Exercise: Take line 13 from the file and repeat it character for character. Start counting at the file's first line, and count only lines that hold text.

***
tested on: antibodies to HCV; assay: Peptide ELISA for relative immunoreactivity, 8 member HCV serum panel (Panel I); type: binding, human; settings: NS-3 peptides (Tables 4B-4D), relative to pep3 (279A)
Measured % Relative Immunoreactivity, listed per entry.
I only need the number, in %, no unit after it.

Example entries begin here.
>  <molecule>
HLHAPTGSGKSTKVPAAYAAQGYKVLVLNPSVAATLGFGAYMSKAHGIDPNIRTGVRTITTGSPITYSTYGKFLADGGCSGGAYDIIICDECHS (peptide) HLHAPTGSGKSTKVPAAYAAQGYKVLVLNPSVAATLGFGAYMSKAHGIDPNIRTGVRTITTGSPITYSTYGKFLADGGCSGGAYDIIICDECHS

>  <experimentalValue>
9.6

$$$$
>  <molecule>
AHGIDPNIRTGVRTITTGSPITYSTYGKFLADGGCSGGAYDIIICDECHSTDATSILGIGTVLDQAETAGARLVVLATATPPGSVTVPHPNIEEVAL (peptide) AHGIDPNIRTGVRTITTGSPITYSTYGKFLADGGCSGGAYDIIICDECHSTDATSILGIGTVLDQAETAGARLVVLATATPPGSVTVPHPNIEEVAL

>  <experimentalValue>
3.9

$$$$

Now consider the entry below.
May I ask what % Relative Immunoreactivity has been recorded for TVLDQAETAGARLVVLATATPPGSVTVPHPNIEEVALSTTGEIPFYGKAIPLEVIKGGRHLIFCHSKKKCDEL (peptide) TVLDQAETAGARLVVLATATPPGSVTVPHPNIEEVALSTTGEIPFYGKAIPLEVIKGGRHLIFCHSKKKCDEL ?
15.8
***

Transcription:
3.9